WASHINGTON, April 23 (UPI) -- The story of the Holocaust must be passed on to future generations, not only how 6 million Jews died but also how they lived, U.S. President Obama said Monday.
"We must tell our children about a crime unique in human history," Obama said at the U.S. Holocaust Memorial Museum. "The one and only Holocaust -- 6 million innocent people -- men, women, children, babies -- sent to their deaths just for being different, just for being Jewish."
He said future generations also must be told about the Poles, Catholics and Gypsies and gay people systematically killed by Nazi Germany forces during the World War II era also must not be forgotten.
"Let us tell our children not only how they died, but also how they lived -- as fathers and mothers, and sons and daughters, and brothers and sisters who loved and hoped and dreamed, just like us," Obama said.
During his speech, Obama announced he signed an executive order that targets technology and social media used for human-rights abuses in Iran and Syria "because national sovereignty is never a license to slaughter your people,"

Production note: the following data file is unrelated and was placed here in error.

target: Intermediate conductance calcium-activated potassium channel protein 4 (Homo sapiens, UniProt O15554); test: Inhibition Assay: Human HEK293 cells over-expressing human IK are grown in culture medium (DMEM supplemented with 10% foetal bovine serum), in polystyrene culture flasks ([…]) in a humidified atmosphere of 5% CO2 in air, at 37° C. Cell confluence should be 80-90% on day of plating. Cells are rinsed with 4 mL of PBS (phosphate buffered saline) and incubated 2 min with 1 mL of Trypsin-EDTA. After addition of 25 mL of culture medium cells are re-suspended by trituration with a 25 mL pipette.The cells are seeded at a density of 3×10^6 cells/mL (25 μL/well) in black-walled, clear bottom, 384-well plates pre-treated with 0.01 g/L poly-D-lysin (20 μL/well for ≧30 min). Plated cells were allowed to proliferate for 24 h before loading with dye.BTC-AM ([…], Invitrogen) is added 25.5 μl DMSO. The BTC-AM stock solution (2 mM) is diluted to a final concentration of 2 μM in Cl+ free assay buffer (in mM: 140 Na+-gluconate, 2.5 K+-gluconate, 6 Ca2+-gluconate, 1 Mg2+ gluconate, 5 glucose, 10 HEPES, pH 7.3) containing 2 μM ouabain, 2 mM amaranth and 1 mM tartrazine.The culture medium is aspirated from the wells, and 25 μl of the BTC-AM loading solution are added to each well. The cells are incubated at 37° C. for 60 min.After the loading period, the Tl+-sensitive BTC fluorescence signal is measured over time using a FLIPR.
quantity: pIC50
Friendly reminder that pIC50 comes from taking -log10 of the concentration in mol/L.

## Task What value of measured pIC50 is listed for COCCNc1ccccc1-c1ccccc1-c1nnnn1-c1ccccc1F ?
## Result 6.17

He also announced that Jan Karski, whom Obama described as "young Polish Catholic, who witnessed Jews being put on cattle cars, who saw the killings, and who told the truth, all the way to President Roosevelt himself," would be honored posthumously with the Presidential Medal of Freedom, America's highest civilian honor. Karski died in 2000.
Adults must teach their children "because remembrance without resolve is a hollow gesture," Obama said. "Awareness without action changes nothing. In this sense, 'never again' is a challenge to us all -- to pause and to look within."
"Never again" is a challenge to "reject hate in all of its forms" because it has no place in a civilized world, the president said.
"Never again" is a challenge to defend fundamental rights of freedom for people and nations to exist in peace and security, as well as a challenge to societies and nations, he said.
"It's a bitter truth -- too often, the world has failed to prevent the killing of innocents on a massive scale," Obama said. "And we are haunted by the atrocities that we did not stop and the lives we did not save."
Even with all that's being done to the new sanctions and the work of organizations to raise awareness and prevent human-rights abuses and atrocities, "we know that our work will never be done," Obama said.
But, Obama said, survivors such as Elie Wiesel, the Nobel Peace Prize laureate who introduced the president, "show us the way.
"If you can continue to strive and speak, then we can speak and strive for a future where there's a place for dignity for every human being," the president said. "That has been the cause of your lives. It must be the work of our nation and of all nations."